L train at First Avenue (Photo by Maria Rocha-Buschel)
By Maria Rocha-Buschel
A 36-year-old man committed suicide by jumping in front of an L train at the First Avenue station on Monday evening, the NYPD said.
According to an NYPD spokesperson, the train operator saw the man standing on the Eighth Avenue-bound platform as the train was pulling into the station around 5:30 p.m. on Monday, April 15. The operator observed the victim jump off the platform as the train arrived, and he was found in between the train cars.
The NYPD is withholding the name of the victim pending family notification.
Service on the L was halted between Bedford Avenue and Eighth Avenue for about two hours after the incident, causing delays in L train service in both directions during the evening rush hour.
The MTA announced via Twitter that third-rail power was restored at First Avenue by 7 p.m. and service was restored by 7:30 p.m. with residual delays.
The Jewish festival of Passover is just around the corner. Families will gather at the Seder table where the ancient and traditional question will be asked “Why is this night different from all other nights?” But for tenants in New York City the most pressing question is: Will this year be different from all other years… and if so why?
Every spring around this time the Rent Guidelines Board meets to recommend rent increase adjustments for rent stabilized apartment lease renewals and vacancy allowances for new leases during the next 12 to 24 months beginning on October 1.
Moreover, some tenants also get notified of additional permanent rent increases from major capital improvement (MCI) work done in their buildings. Sometimes those MCIs amount to little more than necessary longterm maintenance which is required to keep buildings in good repair. Yet the owner can reap significant profits from tenants who continue to pay for those projects long after the owner has recouped the costs for their MCI project.
There is reason to believe that much of this may change this year.
Rosalee Isaly, who died last July from cancer, helped revitalize Stuyvesant Square Park after a period of decline.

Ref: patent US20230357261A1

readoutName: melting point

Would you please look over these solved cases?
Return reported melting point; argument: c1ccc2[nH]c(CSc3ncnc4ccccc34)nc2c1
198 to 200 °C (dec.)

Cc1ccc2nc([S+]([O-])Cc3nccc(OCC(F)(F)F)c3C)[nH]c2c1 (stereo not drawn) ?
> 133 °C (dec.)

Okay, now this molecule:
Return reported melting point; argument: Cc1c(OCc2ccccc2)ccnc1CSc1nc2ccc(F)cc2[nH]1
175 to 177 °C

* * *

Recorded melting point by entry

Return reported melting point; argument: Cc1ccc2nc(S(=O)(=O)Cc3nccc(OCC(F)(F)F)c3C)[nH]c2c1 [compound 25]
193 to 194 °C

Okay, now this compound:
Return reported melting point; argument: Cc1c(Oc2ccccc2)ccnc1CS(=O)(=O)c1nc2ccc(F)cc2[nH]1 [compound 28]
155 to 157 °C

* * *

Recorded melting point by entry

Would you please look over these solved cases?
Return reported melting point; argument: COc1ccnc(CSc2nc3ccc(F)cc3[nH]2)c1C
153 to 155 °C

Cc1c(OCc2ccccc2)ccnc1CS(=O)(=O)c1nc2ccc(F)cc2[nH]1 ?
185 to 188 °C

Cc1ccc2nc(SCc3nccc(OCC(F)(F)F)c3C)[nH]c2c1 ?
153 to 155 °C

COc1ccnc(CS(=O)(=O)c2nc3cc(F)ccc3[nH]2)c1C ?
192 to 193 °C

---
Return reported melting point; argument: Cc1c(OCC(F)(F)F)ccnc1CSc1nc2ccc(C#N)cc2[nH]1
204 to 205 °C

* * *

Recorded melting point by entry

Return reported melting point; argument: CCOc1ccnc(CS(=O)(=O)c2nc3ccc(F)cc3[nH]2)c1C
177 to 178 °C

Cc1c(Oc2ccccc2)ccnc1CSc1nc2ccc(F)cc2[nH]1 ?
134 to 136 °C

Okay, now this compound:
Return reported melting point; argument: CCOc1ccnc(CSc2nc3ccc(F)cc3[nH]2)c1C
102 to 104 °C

By Sabina Mollot
Last July, Stuyvesant Square Park lost its top overseer for half a century with the death of Rosalee Islay, the longtime president of the Stuyvesant Park Neighborhood Association, from pancreatic cancer at age 81. This year, the organization for which she volunteered will honor her posthumously at its annual benefit gala. The theme will be “Sowing the Seeds for the next 50 Years.”
“We’re honoring Rosalee for all she achieved over the decades,” said Phyllis Mangels, a board member of the SPNA. Additionally, going forward each year’s event will be named for Isaly though the name hasn’t yet been established. Miriam Dasic, the organization’s vice president, joked to Town & Village that with a name like Rosalee, the potential for flower puns are endless, though she promised “nothing too corny” after this reporter suggested “Everything’s coming up Rosalee.”
Meanwhile, the flowers that bloom consistently in the park today are there in large part due to Isaly’s efforts, which involved starting — and later expanding — volunteer gardening events. They’re now held around the year at least twice a week on Tuesdays and Thursdays. Work ranges from cleanup to planting to making sure bushes are kept at safe heights for visibility purposes.
The gardening program was part of a larger effort spearheaded by Isaly to revitalize the park after a long period of decline. This also included implementing free summer programming like tango classes and jazz concerts and pushing for years to see a multi-million project to restore the park’s historic wrought-iron fence restored.
Police are asking the public’s assistance in finding Arlene Drucker, 69, who was last seen at her home at 125 East 24th Street on Saturday morning.
She is described as being 5’7″ tall, 140 lbs., with a thin build, brown eyes, short blonde-grey hair and missing her teeth. She was last seen wearing a blue sun dress and blue sneakers.
Anyone with information is asked to call the NYPD’s Crime Stoppers Hotline at 1-800-577-TIPS (8477) or for Spanish, 1-888-57-PISTA (74782). The public can also submit their tips by logging onto nypdcrimestoppers.com or on Twitter @NYPDTips. All calls are strictly confidential.